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What Is an Investigational New Drug Study?

Clinical trials are usually considered to be biomedical or health-related research studies in humans that follow a pre-defined protocol.

By: Duane Blankenship | Category: Health & Fitness | Issue: March 2009

The Options Health Research staff: (Front Row, L to R) Linda Shutts, Sharon Jones, Derrick Weber, (Back Row, L to R) Stacy Goodin, Charlotte Johnston, Lillian Effinger and Alicia Johns.

What exactly is a clinical health trial? Clinical trials are usually considered to be biomedical or health-related research studies in humans that follow a pre-defined protocol. They may be both interventional and observational studies. Interventional studies are those having research subjects assigned by the investigating company to a treatment or other intervention, and their outcome is measured. Observational studies are those in which participants in the study are observed, and their outcomes are measured by the investigators.  

A minority-owned business, Options Health Research was incorporated December 5, 2005. Owners include Sharon Jones, Debbie Langley and Dr. Harvey Tatum. The operation conducts clinical trials with a specialty in gastroenterology studies, including irritable bowel syndrome, Crohn’s disease, ulcerative colitis, diarrhea and constipation.

The company has also begun conducting five new diabetic studies. Other ongoing studies include those for gastro esophageal reflux disease (GERD) and hepatitis C, for patients who are naïve to treatment, have suffered treatment failures, or have been non-responsive to treatment. Other projects include sedation studies and colon prep studies for colonoscopies.

Options Health Research recently conducted a study and evaluation on two preps used prior to a colonoscopy exam, and a study of a hepatitis C device used for testing individuals for the disease. The hepatitis C study was done to determine if the disease could be diagnosed conclusively by swabbing the mouth and gums, if the outcome of tests was altered by the use of tobacco, alcohol, food, dentures or taking medications, and if pregnancy could affect the outcome of the prescribed test for hepatitis C.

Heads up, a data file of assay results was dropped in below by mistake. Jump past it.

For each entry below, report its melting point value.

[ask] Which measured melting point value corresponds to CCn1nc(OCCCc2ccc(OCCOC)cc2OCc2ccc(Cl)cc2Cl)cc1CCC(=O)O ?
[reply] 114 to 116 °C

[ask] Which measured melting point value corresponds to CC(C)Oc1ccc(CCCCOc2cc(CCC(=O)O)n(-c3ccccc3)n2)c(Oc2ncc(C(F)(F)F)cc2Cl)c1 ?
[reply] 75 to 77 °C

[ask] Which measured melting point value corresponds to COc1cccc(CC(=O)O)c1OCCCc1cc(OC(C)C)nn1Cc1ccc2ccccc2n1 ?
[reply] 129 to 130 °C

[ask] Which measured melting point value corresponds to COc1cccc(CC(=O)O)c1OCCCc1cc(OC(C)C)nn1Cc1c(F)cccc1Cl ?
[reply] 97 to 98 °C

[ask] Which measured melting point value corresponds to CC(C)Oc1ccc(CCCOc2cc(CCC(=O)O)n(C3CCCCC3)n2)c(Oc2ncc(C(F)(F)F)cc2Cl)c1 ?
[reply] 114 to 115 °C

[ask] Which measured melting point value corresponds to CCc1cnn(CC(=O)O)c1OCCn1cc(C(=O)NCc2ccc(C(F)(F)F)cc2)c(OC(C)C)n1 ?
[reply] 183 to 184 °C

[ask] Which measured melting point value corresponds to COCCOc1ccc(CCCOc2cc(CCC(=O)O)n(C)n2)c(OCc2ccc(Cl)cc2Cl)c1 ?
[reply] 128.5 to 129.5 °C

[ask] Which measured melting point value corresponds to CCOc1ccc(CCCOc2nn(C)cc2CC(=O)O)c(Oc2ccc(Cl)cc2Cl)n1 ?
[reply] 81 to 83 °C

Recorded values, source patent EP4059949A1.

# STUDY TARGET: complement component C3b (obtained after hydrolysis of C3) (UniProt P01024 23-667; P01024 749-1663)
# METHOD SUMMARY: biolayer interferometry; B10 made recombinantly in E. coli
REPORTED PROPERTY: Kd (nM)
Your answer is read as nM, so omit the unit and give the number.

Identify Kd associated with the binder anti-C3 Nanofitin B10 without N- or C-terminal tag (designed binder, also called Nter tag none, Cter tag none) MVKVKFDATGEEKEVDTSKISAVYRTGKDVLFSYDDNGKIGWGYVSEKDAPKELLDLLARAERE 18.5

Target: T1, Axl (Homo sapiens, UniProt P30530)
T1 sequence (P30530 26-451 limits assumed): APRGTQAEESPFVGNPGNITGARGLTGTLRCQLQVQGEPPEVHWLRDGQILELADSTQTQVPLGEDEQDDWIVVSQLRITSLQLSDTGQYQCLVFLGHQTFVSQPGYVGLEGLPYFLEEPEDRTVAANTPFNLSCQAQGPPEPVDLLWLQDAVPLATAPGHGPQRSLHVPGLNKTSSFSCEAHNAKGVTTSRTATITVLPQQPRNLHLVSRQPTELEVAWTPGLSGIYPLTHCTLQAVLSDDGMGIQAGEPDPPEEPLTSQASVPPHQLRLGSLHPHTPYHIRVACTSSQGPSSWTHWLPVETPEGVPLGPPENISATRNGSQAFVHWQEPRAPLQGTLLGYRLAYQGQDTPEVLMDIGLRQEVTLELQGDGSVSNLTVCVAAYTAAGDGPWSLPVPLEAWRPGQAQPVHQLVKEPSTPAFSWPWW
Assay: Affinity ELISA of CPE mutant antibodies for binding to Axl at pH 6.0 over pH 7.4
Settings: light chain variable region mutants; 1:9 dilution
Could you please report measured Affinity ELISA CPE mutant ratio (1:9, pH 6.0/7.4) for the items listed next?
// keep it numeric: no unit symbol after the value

You may ask, “Why would I want to participate in a clinical research study?” According to Sharon Jones, “Participation in these studies often leads to FDA approval of new drugs, treatment and innovative health care products that are then marketed to the public. They help contribute to healthier, more productive lives for those participating in the test, for other users, and for future generations. It is one of the most rewarding aspects of working at Options Health Research and participating in the conducted studies.” Linda Shutts, a lab technician added, “Our entire staff is here to help stamp out disease. We are not a free clinic; we are a research clinic.”

Members of the staff agree that they really get close to study participants and their families – most of the work is one-on-one. Studies vary in length from very short term to several years. Many of the participants have nowhere else to turn; for one reason or another, they’ve reached the end of the road in the treatment process, and a clinical study may be their last resort for recovery.

Some participants are referred to Options Health Research by physicians, the Red Cross or the health department, while others respond to the company’s advertising to sign up for their clinical studies. All treatment and evaluation is free to participants, and many receive compensation for their time and travel. Additional medical procedures are also provided free as long as they are protocol driven. The Institutional Review Board (IRB) oversees all studies.

Often a new drug or treatment may be striving to compete against another drug or treatment that has already attained FDA approval. To attain equal status, the new drugs and treatments must undergo rigorous testing and studies that prove, or disprove, their value in the treatment of an intended disease.

There are also drugs that have been tested and approved for one form of treatment that may later be found to also have beneficial qualities for treating other diseases or conditions. Again, that drug or product must be tested and proven in order to gain an additional label of approval before it can be marketed.

For more information on future clinical trials, please contact the Options Health Research office at (918) 513-3476.

For more information, contact

Options Health Research

1145 S. Utica
Tulsa, OK 74104
(918) 513-3476

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Duane Blankenship Profile Picture

About Author Duane Blankenship

Blankenship graduated from the University of Oklahoma and has enjoyed a lifetime career in advertising. He started his own advertising business in 1993 and enjoys creating graphic art and writing. Hobbies include hunting, fishing and pencil drawings. Duane and his wife, Janice, have been married over 50 years and are active in their church and community. He has been a contributing writer for Value News/Values Magazine since 2005.

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